Hygge (pronounced “hoo-gah”) is a term used in Denmark and Norway that embodies the mood of coziness and comfort. It’s that feeling you get on a cold, rainy day or during the holiday season when you lounge around in your comfy clothes and slippers, drinking a hot cup of tea, listening to soft music, and reading or simply taking in the moment. Similar to the word, hug, hygge is the notion of feeling embraced by joy and comfort.
Hygge can be anything you want it to be, anything that will guide you to feeling content. Treating yourself to the pleasure of getting cozy and savoring the moments that make you feel good. Maybe your inner hygge is watching a movie alone, or maybe it’s bundling up and going for a winter walk, there’s no right or wrong way to do it.
One of our favorite ways to “get hygge with it” is to cook up some nourishing and comforting meals that get our hearts warm and make our tummies happy. Grab your friends and cook together, or light some candles and enjoy a dinner for one. Whether you want to get social or embrace your inner introvert, these meals will activate your senses and spoon you some simplicity of life.
The stress of planning, cooking, and shopping, particularly during the holidays, is real. Rather than letting it run you down, stop for a moment and enjoy the process of making a meal from start to finish. Simple tasks like cooking and creating can be therapeutic. They can give you that break you crave and improve your mood by giving your brain a change of scenery. Not to mention the relief you’ll feel when you have meals prepped for the next few days!
Make nourishing yourself a moment of pleasure and self-love. Instead of focusing on nutrition advice you’ve heard from friends or through the media, trust your body’s instincts. Tune in, and listen to the things that make it – and you – feel your best. Each person’s “happy meal” is different. For example, pasta might make one person feel heavy and sleepy, while for others, it can make them feel grounded and satiated. The key is to allow yourself to fully enjoy your food, eat mindfully, and favor meals that give you positive energy.
3 cozy soup recipes
Rebecca Katz, a culinary nutrition expert and creator of Magical Mineral Broth, is a believer in the healing power of soup. She’s passionate about using soup to treat people, seeing it as a reset button that gives your internal organs a rest and helps detoxify your body – all while supplying and supporting you with essential nutrients.
Drinking soup can act as a calming bath for your gut. Think about how good it feels to dip into the tub after a long, tiresome day. Savoring a bowl of homemade soup relaxes your gut and helps activate the parasympathetic nervous system, which is necessary for proper digestion and absorption.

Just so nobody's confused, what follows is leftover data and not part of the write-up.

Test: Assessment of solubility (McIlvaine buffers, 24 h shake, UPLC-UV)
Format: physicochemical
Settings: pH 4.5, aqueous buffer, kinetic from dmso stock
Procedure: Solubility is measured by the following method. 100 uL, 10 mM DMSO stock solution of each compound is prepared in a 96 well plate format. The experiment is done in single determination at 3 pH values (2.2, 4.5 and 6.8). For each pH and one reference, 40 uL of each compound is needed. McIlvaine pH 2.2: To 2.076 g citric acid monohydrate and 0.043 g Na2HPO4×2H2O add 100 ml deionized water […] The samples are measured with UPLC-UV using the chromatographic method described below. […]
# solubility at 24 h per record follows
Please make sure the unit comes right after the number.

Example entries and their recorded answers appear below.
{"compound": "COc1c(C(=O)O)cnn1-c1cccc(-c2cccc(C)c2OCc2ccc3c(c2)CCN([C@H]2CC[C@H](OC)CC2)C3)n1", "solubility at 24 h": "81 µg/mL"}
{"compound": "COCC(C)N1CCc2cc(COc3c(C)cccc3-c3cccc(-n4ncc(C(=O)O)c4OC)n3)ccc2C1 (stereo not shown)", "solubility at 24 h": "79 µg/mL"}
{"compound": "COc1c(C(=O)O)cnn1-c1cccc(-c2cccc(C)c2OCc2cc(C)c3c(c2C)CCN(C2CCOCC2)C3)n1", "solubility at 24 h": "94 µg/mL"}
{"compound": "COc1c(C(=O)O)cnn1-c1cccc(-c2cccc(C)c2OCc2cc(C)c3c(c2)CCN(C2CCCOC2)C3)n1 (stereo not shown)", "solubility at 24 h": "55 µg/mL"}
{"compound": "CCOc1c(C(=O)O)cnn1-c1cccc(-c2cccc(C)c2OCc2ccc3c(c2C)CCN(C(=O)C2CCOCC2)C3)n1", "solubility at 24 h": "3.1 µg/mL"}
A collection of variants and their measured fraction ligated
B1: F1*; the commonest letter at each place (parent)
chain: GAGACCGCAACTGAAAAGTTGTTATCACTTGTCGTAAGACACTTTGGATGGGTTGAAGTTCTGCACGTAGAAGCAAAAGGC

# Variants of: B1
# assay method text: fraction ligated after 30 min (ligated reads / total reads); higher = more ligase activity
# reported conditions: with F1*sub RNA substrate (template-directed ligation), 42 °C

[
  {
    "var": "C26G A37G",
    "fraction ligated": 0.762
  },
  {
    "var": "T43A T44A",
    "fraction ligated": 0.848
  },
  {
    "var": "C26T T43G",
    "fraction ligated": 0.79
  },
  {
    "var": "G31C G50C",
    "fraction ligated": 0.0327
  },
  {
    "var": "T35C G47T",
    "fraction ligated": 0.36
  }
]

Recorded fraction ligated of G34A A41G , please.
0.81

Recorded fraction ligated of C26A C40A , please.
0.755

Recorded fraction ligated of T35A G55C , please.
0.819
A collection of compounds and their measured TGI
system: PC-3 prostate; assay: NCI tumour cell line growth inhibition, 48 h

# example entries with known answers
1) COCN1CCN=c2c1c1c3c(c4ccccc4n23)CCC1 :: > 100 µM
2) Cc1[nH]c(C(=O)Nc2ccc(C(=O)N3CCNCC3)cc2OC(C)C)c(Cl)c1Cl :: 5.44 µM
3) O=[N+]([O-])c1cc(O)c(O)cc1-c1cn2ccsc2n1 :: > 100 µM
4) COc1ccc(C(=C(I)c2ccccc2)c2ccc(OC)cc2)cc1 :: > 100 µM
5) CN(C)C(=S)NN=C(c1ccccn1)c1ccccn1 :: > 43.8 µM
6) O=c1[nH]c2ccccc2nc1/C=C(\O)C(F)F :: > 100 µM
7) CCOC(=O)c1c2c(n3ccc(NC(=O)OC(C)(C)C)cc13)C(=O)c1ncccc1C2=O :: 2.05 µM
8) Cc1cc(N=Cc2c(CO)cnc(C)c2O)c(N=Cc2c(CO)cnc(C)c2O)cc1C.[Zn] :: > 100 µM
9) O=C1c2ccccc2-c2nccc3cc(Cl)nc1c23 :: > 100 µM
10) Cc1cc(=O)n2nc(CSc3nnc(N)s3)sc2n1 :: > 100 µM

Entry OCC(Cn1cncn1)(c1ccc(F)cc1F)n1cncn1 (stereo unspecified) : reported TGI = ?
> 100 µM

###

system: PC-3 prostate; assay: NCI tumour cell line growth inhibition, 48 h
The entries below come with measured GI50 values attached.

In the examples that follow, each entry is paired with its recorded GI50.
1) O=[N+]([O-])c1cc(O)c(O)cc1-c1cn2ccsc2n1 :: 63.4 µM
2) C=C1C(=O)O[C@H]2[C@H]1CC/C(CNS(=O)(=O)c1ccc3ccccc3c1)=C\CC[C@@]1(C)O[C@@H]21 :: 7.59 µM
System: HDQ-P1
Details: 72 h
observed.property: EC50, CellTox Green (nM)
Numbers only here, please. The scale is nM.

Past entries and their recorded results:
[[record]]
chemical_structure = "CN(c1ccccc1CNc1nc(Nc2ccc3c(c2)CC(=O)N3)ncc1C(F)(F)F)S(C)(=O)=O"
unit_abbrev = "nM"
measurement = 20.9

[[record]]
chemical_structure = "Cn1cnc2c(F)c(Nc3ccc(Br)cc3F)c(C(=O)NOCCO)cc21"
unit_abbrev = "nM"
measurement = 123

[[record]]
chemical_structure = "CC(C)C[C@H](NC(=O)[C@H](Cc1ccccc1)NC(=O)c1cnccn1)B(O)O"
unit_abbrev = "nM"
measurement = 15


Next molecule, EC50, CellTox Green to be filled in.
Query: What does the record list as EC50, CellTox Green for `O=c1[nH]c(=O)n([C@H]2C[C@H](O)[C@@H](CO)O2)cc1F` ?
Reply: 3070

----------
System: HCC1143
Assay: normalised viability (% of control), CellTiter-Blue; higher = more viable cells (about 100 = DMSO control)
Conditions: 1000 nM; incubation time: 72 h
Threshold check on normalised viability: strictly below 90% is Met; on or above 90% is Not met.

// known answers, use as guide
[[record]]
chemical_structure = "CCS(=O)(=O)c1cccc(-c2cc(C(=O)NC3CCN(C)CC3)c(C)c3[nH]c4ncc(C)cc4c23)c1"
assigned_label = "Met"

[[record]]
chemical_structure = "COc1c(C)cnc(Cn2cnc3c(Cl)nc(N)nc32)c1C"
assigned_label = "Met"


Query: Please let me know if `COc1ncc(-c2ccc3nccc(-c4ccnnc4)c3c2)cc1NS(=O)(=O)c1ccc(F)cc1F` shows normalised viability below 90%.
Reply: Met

To help you ease into the mood, we’re featuring our top picks of fall and winter-influenced soups. Here are our favorites when it comes to nutrient dense, nurturing soups. For access to all of these soul-warming recipes and more, all you need to do is sign up for 8fit.
What makes this soup a staple across Eastern Europe is probably its wholesome ingredients and delicious flavor. Beets are the main ingredient that give this dish its distinctive red color, and that little bit of sweetness. They provide you with plant-based iron and nitrates, which your body converts into nitric oxide. We’re not talking about the processed and harmful versions, nitrosamines. The nitrates found in plant-based foods like beets actually help improve blood flow and blood pressure. Sauerkraut, another common ingredient, contributes to your healthy gut bacteria.
Chunky chicken & potato soup
When your mom or grandma gave you chicken soup for your cold, she knew what she was talking about. Studies have shown that this age-old remedy can help improve immunity and decrease inflammation. This recipe screams comfort and promotes sustained energy with its good quality protein from the chicken and the healthy potato carbs. Aim for natural and homemade versions, rather than the canned or store-bought types.
Pumpkin soup with ginger-basil garnish
Eating pumpkin when it’s in season during the fall and winter months will help you be penny-wise and make the most of its nutrient-density. It provides beta-carotene which gives pumpkin its beautiful orange color and, more importantly, its powerful antioxidant benefits. Add in freshly grated ginger to enhance the soup’s warming nature, and serve it with a fragrant basil garnish.
Try our 500-calorie version!
- ¼ cups sweet corn (cooked) (~1 ¼ oz)
- ¼ cups unsweetened coconut milk (canned) (~2 oz)
- ⅓ cups white beans/cannellini beans (canned and drained) (~3 oz)
- 1 whole grain bread slice(s), 100% whole grain (~1 ½ oz)
- ¾ tsp fresh basil (chopped)
- ¾ tsp ginger (grated) (~⅛ oz)
- 1 ¼ cups vegetable broth (~10 oz)
- 2 tsp curry paste (~⅓ oz)
- 10 oz pumpkin
- Wash the pumpkin and cut it in half. Remove its seeds, and cut into small cubes. Drain and rinse the beans and corn.
- Heat a large saucepan over medium heat. Once the saucepan is hot, add the curry paste and cook for about 30 sec or until the paste becomes fragrant. Add broth (or water) and the pumpkin cubes, then stir and cook for about 20 min or until soft.
- Once the pumpkin is done, add the beans, sweet corn, coconut milk and heat the mixture. Then blend with a mixer or food processor until smooth.
- Ladle the soup into a bowl. Add the chopped basil and finely grated ginger on top. Enjoy with bread (toasted for a nice crispy texture!).